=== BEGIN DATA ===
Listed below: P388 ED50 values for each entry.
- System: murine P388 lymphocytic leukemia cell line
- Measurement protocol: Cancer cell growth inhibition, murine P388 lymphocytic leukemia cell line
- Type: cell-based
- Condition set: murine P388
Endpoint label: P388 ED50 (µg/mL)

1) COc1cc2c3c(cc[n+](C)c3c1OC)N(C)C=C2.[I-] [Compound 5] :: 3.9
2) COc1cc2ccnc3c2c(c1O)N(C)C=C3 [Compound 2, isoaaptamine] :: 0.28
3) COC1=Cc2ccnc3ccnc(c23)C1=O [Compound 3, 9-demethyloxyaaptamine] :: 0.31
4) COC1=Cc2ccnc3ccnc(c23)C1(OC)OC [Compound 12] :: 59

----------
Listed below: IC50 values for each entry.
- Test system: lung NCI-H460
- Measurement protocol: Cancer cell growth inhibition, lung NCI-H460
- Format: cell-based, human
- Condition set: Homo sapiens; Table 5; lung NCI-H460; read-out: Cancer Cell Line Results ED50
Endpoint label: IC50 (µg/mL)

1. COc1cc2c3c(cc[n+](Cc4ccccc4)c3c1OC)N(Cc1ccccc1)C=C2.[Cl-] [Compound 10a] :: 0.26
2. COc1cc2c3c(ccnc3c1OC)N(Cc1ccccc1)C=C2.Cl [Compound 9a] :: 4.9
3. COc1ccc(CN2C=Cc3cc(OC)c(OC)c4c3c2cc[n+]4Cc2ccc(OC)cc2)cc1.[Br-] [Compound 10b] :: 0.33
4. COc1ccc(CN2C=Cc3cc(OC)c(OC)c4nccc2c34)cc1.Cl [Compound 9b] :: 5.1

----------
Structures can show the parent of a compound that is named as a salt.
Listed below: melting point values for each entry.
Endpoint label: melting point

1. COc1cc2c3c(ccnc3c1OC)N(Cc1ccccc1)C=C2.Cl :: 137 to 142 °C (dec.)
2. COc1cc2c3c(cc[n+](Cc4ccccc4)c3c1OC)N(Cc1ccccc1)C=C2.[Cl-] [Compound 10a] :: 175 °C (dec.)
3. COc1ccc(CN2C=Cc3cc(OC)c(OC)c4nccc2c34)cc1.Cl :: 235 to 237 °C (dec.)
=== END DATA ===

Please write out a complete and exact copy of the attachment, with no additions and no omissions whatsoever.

Listed below: P388 ED50 values for each entry.
- System: murine P388 lymphocytic leukemia cell line
- Measurement protocol: Cancer cell growth inhibition, murine P388 lymphocytic leukemia cell line
- Type: cell-based
- Condition set: murine P388
Endpoint label: P388 ED50 (µg/mL)

1) COc1cc2c3c(cc[n+](C)c3c1OC)N(C)C=C2.[I-] [Compound 5] :: 3.9
2) COc1cc2ccnc3c2c(c1O)N(C)C=C3 [Compound 2, isoaaptamine] :: 0.28
3) COC1=Cc2ccnc3ccnc(c23)C1=O [Compound 3, 9-demethyloxyaaptamine] :: 0.31
4) COC1=Cc2ccnc3ccnc(c23)C1(OC)OC [Compound 12] :: 59

----------
Listed below: IC50 values for each entry.
- Test system: lung NCI-H460
- Measurement protocol: Cancer cell growth inhibition, lung NCI-H460
- Format: cell-based, human
- Condition set: Homo sapiens; Table 5; lung NCI-H460; read-out: Cancer Cell Line Results ED50
Endpoint label: IC50 (µg/mL)

1. COc1cc2c3c(cc[n+](Cc4ccccc4)c3c1OC)N(Cc1ccccc1)C=C2.[Cl-] [Compound 10a] :: 0.26
2. COc1cc2c3c(ccnc3c1OC)N(Cc1ccccc1)C=C2.Cl [Compound 9a] :: 4.9
3. COc1ccc(CN2C=Cc3cc(OC)c(OC)c4c3c2cc[n+]4Cc2ccc(OC)cc2)cc1.[Br-] [Compound 10b] :: 0.33
4. COc1ccc(CN2C=Cc3cc(OC)c(OC)c4nccc2c34)cc1.Cl [Compound 9b] :: 5.1

----------
Structures can show the parent of a compound that is named as a salt.
Listed below: melting point values for each entry.
Endpoint label: melting point

1. COc1cc2c3c(ccnc3c1OC)N(Cc1ccccc1)C=C2.Cl :: 137 to 142 °C (dec.)
2. COc1cc2c3c(cc[n+](Cc4ccccc4)c3c1OC)N(Cc1ccccc1)C=C2.[Cl-] [Compound 10a] :: 175 °C (dec.)
3. COc1ccc(CN2C=Cc3cc(OC)c(OC)c4nccc2c34)cc1.Cl :: 235 to 237 °C (dec.)